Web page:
Gardner has recently become something of a new-agent symbol, herself, by self-publishing a book of her own, How Do I Decide: Self-Publishing vs. Traditional Publishing. One might argue that the agent is asking herself her own question: Has she now entered the great e-slush pile? Is she about to get a call from a busily surfing editor who spots her book and wants to offer her a contract? Gardner has more good points that argue against it.
A huge self-pub bestseller at $0.99 or $2.99 may not translate into a print bestseller for a publisher at $12.99. Self-pub hits aren’t guaranteed traditional-pub hits. Many agents and editors work in genres that aren’t well-represented in the self-publishing world, so looking in that direction for their next books might not be time well-spent. While some lucky authors have the interest and the aptitude to be entrepreneurial, others simply want to write and aren’t interested in self-publishing.
It’s a nicely “graying” read that helps restore the fact that nothing so simplistic as “the self-publishing slush pile” can stand unchallenged for long.
Doing book blurbs. I hate blurbs.
— Dave Morris (@MirabilisDave) February 8, 2013
February 12 New York City at the Marriott Marquis New York in Times Square. A first-ever author-dedicated daylong conference from the O’Reilly Media Tools of Change team, led by Joe Wikert, Kat Meyer, and Kristen McLean.
TOC Author (R)evolution Day: “This one-day conference-within-a-conference from the thought leaders at Tools of Change and Publishers Weekly is designed specifically for professional authors, content creators, agents, and independent author service providers who want to move beyond ‘Social Media 101’ to a more robust dialogue about the opportunities in today’s rapidly shifting landscape.”
Remember that if you can’t follow all the day’s tweets or the live stream from Author (R)evolution Day, you can review the tweets and other ARDay/TOC materials on our Epilogger tracker.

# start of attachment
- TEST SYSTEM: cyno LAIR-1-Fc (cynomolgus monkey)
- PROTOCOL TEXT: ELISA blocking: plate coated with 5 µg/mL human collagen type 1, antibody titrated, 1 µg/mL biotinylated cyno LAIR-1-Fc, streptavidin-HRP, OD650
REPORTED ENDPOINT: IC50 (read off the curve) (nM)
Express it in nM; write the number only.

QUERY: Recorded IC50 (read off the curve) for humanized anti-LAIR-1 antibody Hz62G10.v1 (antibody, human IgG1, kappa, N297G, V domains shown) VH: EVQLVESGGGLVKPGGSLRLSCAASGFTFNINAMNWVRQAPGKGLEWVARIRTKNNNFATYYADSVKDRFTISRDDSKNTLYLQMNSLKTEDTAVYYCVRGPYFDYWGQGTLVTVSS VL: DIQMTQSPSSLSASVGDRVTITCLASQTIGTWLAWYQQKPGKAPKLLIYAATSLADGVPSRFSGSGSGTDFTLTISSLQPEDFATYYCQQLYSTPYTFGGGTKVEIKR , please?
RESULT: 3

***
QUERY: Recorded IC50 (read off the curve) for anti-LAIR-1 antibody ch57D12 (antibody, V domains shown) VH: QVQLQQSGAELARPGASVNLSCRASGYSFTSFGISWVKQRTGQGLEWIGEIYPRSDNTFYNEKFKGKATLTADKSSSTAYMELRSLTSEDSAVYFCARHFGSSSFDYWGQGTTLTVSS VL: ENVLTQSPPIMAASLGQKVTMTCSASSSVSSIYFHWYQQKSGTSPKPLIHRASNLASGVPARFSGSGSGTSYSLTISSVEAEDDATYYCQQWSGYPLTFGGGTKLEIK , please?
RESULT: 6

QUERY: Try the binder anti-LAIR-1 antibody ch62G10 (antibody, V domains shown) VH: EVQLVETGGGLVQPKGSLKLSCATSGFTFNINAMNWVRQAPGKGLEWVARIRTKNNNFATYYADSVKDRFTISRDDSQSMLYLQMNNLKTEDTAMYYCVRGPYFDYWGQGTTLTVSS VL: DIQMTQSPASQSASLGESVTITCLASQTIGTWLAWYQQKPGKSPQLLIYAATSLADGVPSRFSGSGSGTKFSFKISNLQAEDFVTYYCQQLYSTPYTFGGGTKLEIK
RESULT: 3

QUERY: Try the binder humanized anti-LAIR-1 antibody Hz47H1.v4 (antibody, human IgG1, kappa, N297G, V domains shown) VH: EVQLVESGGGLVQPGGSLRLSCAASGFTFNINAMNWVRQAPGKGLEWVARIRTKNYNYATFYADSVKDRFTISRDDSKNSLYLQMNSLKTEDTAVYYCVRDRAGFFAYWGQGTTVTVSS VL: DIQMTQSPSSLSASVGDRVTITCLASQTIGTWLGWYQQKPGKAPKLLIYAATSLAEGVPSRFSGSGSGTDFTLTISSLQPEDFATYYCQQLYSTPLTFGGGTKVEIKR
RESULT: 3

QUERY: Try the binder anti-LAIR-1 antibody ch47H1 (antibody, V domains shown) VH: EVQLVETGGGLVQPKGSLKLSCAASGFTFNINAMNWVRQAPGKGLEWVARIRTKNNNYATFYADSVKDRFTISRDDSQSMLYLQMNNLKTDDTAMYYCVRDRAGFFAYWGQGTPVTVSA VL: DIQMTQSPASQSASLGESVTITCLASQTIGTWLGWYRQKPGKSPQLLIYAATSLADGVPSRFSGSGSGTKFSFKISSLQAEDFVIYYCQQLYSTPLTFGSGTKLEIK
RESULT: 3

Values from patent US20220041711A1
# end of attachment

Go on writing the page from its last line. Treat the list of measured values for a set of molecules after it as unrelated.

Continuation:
Pope Benedict to Resign February 28. “Lacks energy to continue”.is.gd/O4byNC
— DonLinn (@DonLinn) February 11, 2013
February 12-14 New York City (again at Marriot Marquis Times Square) O’Reilly Media’s Tools of Change for Publishing Conference: “Every February, the publishing industry gathers at the O’Reilly Tools of Change for Publishing Conference (TOC) to explore the forces that are transforming publishing and focus on solutions to the most critical issues facing the publishing world. TOC sells out every year — don’t miss its potent mix of fabulous people and invaluable information.” Under the direction of Joe Wikert and Kat Meyer. Hashtag: #TOCcon
February 11 and 15 London Foyles and The Bookseller Re-Imagine the Bookshop: In this invitational workshop, “Foyles has partnered with The Bookseller to invite customers and industry experts to help design a new flagship Foyles bookshop on Charing Cross Road for the 21st century with architects Lifschutz Davidson Sandilands…Participants will be asked to engage with issues such as declining physical book sales; the place of ebooks; the cultural importance of bookshops and author events; the specialist knowledge of booksellers; and how bookshops can provide customers with a place to buy books, however they decide to read them.”
An exclusive bookshop membership club for book lovers #futurefoyles but does it go against the grain of open bookselling?
— Philip Jones (@philipdsjones) February 11, 2013